Wednesday, December 1, 2010

Acid/Base Balance - How Do Your Favorite Foods Stack Up?

Many of us go about our daily routines of eating our favorite foods without giving it a second thought.  It never crosses our mind to think about how the acidic or alkaline nature of these foods affect our overall health.  At least I don't hear my family, friends, or co-workers remarking how the methionine content of their food is raising their homocysteine levels.  That would be an interesting topic of conversation to say the least don't you think?

But this topic of food and acid/base balance is very important for many reasons.  My hope today is to give you a basic understanding of how all this works so that you'll be able to make better informed decisions regarding your overall health.

Your body functions best and avoids diseases when an alkaline or basic state is achieved.  An acidic environment does just the opposite and reeks havoc on many different organs and systems.  Your lungs, liver, kidney, and digestive tract are all involved in maintaining an alkaline state in your body [1].  Interestingly enough your bones also play an important role.  But the way that you and I have the biggest impact on our acid/base state is through our diet.  So how does all this fit together?

First off, the foods that are highest in acid content are typically animal based foods.  There is a value to assess the acid load of our foods called the potential renal acid load (PRAL).  The higher the PRAL value the more acidic the food.  Listed below are the PRAL values for some common food groups [1].  Please keep in mind that individual food items within each group might not have the exact same PRAL value as the group as a whole but most items are close to the average.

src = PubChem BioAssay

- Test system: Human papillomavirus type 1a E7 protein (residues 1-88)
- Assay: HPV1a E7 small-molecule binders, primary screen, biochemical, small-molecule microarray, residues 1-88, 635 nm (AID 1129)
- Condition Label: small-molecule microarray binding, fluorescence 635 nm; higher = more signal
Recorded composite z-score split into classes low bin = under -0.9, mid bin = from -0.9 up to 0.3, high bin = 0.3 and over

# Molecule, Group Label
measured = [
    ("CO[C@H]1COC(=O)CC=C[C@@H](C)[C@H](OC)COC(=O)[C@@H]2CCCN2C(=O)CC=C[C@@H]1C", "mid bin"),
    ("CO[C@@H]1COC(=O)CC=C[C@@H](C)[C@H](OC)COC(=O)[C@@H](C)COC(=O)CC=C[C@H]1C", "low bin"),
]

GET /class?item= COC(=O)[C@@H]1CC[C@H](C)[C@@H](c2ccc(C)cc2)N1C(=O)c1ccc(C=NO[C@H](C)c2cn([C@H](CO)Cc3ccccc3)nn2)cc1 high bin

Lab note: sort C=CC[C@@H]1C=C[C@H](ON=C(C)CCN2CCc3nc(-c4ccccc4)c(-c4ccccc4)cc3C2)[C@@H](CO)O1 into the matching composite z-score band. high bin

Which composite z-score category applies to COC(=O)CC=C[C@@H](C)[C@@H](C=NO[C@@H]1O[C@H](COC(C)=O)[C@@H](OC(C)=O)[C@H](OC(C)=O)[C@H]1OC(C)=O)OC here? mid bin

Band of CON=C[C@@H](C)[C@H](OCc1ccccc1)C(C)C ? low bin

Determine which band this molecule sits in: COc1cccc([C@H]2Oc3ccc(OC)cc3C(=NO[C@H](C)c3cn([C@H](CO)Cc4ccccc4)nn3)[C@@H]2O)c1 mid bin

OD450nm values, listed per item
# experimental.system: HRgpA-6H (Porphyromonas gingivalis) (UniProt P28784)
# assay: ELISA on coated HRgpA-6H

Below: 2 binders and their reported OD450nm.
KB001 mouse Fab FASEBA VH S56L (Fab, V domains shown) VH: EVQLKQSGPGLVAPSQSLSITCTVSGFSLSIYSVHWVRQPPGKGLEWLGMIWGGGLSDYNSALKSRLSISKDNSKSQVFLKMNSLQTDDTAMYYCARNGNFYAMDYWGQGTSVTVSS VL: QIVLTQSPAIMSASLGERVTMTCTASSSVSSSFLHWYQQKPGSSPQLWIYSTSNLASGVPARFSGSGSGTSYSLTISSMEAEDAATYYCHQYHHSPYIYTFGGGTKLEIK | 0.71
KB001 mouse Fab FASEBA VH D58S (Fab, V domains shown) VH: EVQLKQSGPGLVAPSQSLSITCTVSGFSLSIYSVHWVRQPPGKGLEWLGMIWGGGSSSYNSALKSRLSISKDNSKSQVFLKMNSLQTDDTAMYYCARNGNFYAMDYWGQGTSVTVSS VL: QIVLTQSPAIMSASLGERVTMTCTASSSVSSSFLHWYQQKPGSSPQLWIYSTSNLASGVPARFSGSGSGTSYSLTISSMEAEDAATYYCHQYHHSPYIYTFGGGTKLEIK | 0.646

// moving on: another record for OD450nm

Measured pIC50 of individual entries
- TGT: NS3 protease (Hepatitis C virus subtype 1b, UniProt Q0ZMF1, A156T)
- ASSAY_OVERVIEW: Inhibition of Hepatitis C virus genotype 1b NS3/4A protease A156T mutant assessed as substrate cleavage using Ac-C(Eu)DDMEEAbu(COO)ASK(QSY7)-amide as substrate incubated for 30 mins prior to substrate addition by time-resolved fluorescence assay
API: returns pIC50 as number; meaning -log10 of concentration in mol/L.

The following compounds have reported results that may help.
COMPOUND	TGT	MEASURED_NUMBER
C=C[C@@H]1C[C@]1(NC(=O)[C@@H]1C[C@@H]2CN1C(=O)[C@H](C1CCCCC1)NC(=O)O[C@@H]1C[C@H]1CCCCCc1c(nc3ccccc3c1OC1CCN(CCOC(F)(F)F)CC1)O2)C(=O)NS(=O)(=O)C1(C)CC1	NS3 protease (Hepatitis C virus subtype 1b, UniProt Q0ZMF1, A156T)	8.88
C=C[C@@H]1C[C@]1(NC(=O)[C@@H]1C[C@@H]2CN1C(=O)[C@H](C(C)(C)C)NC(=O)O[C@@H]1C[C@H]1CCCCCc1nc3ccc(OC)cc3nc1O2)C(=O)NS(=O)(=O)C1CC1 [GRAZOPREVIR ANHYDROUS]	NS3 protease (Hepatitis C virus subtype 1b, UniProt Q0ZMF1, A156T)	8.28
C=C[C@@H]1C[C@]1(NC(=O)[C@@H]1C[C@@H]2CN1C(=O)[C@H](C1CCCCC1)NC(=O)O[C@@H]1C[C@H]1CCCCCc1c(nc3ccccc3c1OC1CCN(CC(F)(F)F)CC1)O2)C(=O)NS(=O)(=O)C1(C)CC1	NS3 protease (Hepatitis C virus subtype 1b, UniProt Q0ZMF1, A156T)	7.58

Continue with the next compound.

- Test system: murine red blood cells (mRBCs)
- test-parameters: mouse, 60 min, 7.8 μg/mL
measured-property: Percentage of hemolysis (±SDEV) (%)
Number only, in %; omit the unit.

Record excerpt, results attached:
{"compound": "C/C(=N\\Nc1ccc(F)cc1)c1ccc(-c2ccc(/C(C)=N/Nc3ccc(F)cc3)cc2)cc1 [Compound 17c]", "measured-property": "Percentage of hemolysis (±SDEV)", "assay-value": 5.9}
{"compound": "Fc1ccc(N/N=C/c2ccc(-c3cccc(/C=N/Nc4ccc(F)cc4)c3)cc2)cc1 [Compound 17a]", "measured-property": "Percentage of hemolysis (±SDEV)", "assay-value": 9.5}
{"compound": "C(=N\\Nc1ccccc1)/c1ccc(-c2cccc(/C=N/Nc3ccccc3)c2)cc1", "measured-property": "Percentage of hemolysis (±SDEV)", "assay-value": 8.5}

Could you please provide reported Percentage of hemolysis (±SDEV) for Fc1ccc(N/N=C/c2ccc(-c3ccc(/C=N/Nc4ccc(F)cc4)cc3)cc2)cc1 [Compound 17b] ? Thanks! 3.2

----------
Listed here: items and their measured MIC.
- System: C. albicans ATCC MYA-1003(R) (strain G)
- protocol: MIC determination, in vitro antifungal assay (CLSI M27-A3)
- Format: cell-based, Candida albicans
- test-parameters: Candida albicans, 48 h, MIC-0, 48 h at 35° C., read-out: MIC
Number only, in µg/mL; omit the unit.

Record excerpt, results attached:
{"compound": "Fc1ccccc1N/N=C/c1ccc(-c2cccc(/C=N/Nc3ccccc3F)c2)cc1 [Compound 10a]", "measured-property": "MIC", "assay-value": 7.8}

One of the reasons that higher acidic foods are detrimental to your health is because your body has to neutralize their effect.  It does this by pulling the most readily available buffer it has - calcium citrate and calcium carbonate [2,3].  Where does this calcium come from?  Your bones.  So if your bones are losing calcium guess what happens?  That's right - an increase risk of osteoporosis and hip fractures [4].  A western diet has also been shown to increase cortisol (natural steroid in the body) which leads to mild metabolic acidosis and an increased risk of osteoporosis [5].

You'll notice that foods higher up on the PRAL scale are the meats and cheeses which are also high protein foods.  When these foods make up a large part of your diet you are actually getting too much protein which can take their toll on the kidneys because your kidneys are responsible for getting rid of excess protein.  This excess in protein has been shown to lead to an increased formation of kidney stones [6].  We only need a minimum of 35-50 grams of protein a day to meet our needs but many individuals who eat a western diet typically get 2-3 times that amount.  You can visit my website for more information on the topic of protein.